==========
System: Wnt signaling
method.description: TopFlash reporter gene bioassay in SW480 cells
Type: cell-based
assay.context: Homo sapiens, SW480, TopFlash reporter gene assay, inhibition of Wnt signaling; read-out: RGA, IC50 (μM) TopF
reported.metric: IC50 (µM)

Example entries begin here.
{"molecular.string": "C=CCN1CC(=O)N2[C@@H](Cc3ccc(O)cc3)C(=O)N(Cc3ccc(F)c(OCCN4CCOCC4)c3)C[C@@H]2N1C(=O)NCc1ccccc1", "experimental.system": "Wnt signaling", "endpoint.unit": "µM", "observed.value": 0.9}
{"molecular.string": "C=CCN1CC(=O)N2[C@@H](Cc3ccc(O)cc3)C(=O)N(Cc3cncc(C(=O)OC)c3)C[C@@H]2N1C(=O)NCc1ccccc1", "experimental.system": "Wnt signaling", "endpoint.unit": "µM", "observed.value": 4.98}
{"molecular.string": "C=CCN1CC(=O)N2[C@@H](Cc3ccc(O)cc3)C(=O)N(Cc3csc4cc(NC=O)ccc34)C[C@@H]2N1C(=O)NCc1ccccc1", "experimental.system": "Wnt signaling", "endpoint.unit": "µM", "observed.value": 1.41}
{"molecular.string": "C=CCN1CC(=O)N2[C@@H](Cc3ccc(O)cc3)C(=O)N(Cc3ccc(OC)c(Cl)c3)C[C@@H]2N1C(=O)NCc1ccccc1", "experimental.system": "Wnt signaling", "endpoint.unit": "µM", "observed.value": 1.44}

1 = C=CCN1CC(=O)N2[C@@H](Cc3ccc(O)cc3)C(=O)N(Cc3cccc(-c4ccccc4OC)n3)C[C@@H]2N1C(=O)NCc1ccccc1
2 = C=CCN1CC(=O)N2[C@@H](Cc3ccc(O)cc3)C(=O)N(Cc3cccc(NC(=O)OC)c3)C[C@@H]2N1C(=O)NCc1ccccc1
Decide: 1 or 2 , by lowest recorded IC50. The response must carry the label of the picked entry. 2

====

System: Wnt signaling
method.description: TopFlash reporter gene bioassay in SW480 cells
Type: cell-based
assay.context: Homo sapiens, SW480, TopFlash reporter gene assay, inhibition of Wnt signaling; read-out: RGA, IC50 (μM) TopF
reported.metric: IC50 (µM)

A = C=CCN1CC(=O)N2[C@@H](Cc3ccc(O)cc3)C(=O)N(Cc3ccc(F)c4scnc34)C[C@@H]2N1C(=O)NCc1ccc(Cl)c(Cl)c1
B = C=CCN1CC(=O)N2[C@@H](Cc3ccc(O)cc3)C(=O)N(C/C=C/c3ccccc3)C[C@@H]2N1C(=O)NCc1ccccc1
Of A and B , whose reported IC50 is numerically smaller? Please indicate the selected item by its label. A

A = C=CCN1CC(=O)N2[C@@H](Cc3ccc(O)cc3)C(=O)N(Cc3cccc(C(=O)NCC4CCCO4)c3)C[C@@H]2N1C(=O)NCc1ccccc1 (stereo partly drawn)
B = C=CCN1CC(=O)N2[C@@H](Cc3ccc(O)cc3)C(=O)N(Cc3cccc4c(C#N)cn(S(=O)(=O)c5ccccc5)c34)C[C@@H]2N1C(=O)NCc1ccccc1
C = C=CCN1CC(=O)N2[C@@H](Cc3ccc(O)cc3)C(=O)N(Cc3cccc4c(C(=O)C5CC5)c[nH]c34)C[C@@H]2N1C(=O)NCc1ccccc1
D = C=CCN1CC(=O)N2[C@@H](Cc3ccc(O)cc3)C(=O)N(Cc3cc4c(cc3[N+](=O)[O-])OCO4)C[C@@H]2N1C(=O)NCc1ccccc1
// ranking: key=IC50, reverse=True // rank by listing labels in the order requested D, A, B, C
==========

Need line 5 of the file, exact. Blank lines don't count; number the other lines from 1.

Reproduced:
reported.metric: IC50 (µM)